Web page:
Well just when you thought 2017 had gone morally bankrupt, ICT4D is here to save your soul with a bit of #ICTDEthics! Our latest Meetup has all the trappings of a development worker's new year resolutions, with a bit of an academic twist.
I am very excited to announce that our London-based ICT4D Meetups are back starting on Tuesday 31 January at 6:30pm. This month's location is shortly TBC, but we are proud to welcome back Tony Roberts in full force as one of the co-organizers!!! At the same time we must sadly bid farewell to Chisenga Muyoya, who provided us with a year of support as she completed her MSc in ICT4D at Royal Holloway. Chisenga returns to Lusaka this Friday and we hope to see her again in the near future!
Returning to the event, we have an exciting workshop being designed and implemented by Dr Dorothea Kleine of Sheffield University and Dr Andy Dearden of Sheffield Hallam University. The workshop, building off of work done at the ICTD2015 Conference in Singapore, seeks to explore a set of ethical guidelines for ICT4D. In their own words:
"Many different actors, including academics, NGOs and businesses carry out research in ICT4D/ICTD. In recent years there have been calls for a set of agreed minimum ethical standards for ICT4D/ICTD research. There is a global #ICTDEthics initiative underway and in this interactive anc participatoryworkshop, the two UK-based facilitators seek the input of members of the ICT4DLondon MeetUp community into the joint process of shaping these minimum ethical standards."
My first thoughts about this were to ask how an #ICTDEthics might be different from the Principles of Digital Development report that was launched in February 2016. This report was released to much fanfare and even featured in the ICTWorks newsletter. While the report asks questions about ethics once digital development projects transition to enterprises, and about how to ethically implement digital development projects where privacy and security concerns are involved, apart from four very brief mentions of ethics in the report, there was scant work done in exploring conceptual and practical ethics-linked considerations that should be made when engaging in digital development work.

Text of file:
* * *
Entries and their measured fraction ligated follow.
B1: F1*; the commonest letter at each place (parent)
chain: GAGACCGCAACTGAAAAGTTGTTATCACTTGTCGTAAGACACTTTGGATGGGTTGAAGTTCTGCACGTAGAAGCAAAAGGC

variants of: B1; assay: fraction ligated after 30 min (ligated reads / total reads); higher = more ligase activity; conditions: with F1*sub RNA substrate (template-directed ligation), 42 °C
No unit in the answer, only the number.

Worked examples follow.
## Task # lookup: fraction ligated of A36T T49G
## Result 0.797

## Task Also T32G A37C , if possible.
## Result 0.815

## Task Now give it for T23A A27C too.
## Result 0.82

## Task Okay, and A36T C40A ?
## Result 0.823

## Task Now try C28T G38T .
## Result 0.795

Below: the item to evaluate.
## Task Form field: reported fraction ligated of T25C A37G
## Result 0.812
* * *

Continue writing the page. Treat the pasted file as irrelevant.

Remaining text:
This quick content analysis of the report is highly probelmatic because as practitioners and academics alike surely have seen, taking care to "do no harm" in digital development practice is never straightforward, nor is a simple box-ticking exercise sufficient in terms of reflecting on whether ethical digital development practice has been exhibited. The fact that ethics isn't made an important digital development principle in itself indicates that much work remains to be done here. There are myriad and complex considerations to be made relating to the context of implementation as well as to the contexts where digital development projects and programs are dreamed up. Moreover, how and where the funding for these projects and programs are sourced can present ethical dilemmas: Where private sector funding is being used, are these funds being directed to the good of the people or to further enhance corporate agendas? At the same time, we might even ask if in the process of enacting digital deveopment, given practitioners' and academics' motivations for continued/stable salaries and/or (further) funding to do other digital development work, is there is a good framework in place which ensures that this group of actors does not unintentionally inflict its own harm through acts of self-preservation that might benefit them but not necessarily the stakeholders they are supposed to be serving?
What if there was a system whereby digital development practitioners and academics were able to peer-review each other's work, with ethics analyses prioritized? Sounds onerous, to be sure, but could be worth it if it means we work to mitigate or eliminate the ethical issues that might arise in digital development, particularly when working with vulnerable populations.
I really hope that these ethical questions and more are addressed during this #ICTDEthics workshop since the Principles for Digital Development raised expectations in this area with its title but in the end failed to deliver. I look forward to continuing my own contributions in this space, starting with a recent article I published in Girlhood Studies about ethical considerations to be made when doing digital research with girls, particularly research that involves surveillance. And Drs Kleine and Dearden are compiling their own list of ICT4D ethics resources, which will be shared at this workshop and soon in other conference forums.
What about our readers? How do you apply ethical practice in your ICT4D work? Please sound off below!